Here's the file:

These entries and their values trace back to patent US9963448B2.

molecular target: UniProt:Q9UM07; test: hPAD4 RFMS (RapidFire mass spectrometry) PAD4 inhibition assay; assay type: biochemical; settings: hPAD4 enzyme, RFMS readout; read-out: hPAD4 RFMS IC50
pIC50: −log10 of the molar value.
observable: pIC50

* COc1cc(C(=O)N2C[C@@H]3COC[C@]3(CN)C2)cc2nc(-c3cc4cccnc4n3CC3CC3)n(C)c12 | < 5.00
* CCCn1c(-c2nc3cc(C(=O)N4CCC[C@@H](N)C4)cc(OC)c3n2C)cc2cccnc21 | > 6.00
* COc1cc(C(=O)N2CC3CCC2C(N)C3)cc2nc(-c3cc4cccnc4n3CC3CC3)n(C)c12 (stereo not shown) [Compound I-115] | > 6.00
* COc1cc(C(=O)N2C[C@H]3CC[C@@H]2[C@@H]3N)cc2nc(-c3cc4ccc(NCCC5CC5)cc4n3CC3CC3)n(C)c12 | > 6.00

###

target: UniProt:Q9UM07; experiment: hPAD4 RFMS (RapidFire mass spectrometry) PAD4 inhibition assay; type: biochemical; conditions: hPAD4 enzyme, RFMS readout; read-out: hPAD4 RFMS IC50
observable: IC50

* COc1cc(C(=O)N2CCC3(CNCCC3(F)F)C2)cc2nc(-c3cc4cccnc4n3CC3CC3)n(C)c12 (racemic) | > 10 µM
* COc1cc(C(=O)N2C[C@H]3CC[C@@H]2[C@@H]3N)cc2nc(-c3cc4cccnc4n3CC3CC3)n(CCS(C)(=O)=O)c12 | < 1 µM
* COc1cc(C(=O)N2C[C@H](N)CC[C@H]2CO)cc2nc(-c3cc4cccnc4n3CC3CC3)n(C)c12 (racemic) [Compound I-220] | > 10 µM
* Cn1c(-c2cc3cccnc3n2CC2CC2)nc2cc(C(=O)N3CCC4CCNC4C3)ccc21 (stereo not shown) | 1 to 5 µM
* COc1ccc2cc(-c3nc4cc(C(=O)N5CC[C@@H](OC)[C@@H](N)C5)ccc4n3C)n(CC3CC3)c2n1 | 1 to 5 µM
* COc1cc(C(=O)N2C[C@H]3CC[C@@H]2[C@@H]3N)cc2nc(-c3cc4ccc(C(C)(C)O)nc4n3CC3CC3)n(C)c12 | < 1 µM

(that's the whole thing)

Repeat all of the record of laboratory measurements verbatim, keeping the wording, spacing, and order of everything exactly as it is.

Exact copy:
These entries and their values trace back to patent US9963448B2.

molecular target: UniProt:Q9UM07; test: hPAD4 RFMS (RapidFire mass spectrometry) PAD4 inhibition assay; assay type: biochemical; settings: hPAD4 enzyme, RFMS readout; read-out: hPAD4 RFMS IC50
pIC50: −log10 of the molar value.
observable: pIC50

* COc1cc(C(=O)N2C[C@@H]3COC[C@]3(CN)C2)cc2nc(-c3cc4cccnc4n3CC3CC3)n(C)c12 | < 5.00
* CCCn1c(-c2nc3cc(C(=O)N4CCC[C@@H](N)C4)cc(OC)c3n2C)cc2cccnc21 | > 6.00
* COc1cc(C(=O)N2CC3CCC2C(N)C3)cc2nc(-c3cc4cccnc4n3CC3CC3)n(C)c12 (stereo not shown) [Compound I-115] | > 6.00
* COc1cc(C(=O)N2C[C@H]3CC[C@@H]2[C@@H]3N)cc2nc(-c3cc4ccc(NCCC5CC5)cc4n3CC3CC3)n(C)c12 | > 6.00

###

target: UniProt:Q9UM07; experiment: hPAD4 RFMS (RapidFire mass spectrometry) PAD4 inhibition assay; type: biochemical; conditions: hPAD4 enzyme, RFMS readout; read-out: hPAD4 RFMS IC50
observable: IC50

* COc1cc(C(=O)N2CCC3(CNCCC3(F)F)C2)cc2nc(-c3cc4cccnc4n3CC3CC3)n(C)c12 (racemic) | > 10 µM
* COc1cc(C(=O)N2C[C@H]3CC[C@@H]2[C@@H]3N)cc2nc(-c3cc4cccnc4n3CC3CC3)n(CCS(C)(=O)=O)c12 | < 1 µM
* COc1cc(C(=O)N2C[C@H](N)CC[C@H]2CO)cc2nc(-c3cc4cccnc4n3CC3CC3)n(C)c12 (racemic) [Compound I-220] | > 10 µM
* Cn1c(-c2cc3cccnc3n2CC2CC2)nc2cc(C(=O)N3CCC4CCNC4C3)ccc21 (stereo not shown) | 1 to 5 µM
* COc1ccc2cc(-c3nc4cc(C(=O)N5CC[C@@H](OC)[C@@H](N)C5)ccc4n3C)n(CC3CC3)c2n1 | 1 to 5 µM
* COc1cc(C(=O)N2C[C@H]3CC[C@@H]2[C@@H]3N)cc2nc(-c3cc4ccc(C(C)(C)O)nc4n3CC3CC3)n(C)c12 | < 1 µM